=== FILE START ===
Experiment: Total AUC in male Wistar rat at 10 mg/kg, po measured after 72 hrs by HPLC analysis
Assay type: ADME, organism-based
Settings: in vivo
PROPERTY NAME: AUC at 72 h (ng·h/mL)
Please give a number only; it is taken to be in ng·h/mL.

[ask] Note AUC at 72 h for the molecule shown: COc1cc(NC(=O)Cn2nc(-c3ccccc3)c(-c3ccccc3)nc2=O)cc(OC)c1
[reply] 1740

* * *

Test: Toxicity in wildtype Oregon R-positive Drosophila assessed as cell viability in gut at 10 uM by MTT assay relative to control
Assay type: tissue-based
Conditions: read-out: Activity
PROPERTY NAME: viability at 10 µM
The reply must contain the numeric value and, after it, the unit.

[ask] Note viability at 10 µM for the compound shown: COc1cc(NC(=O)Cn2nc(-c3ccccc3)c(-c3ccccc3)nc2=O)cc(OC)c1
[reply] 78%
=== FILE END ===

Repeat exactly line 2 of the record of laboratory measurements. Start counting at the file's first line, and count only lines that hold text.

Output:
Assay type: ADME, organism-based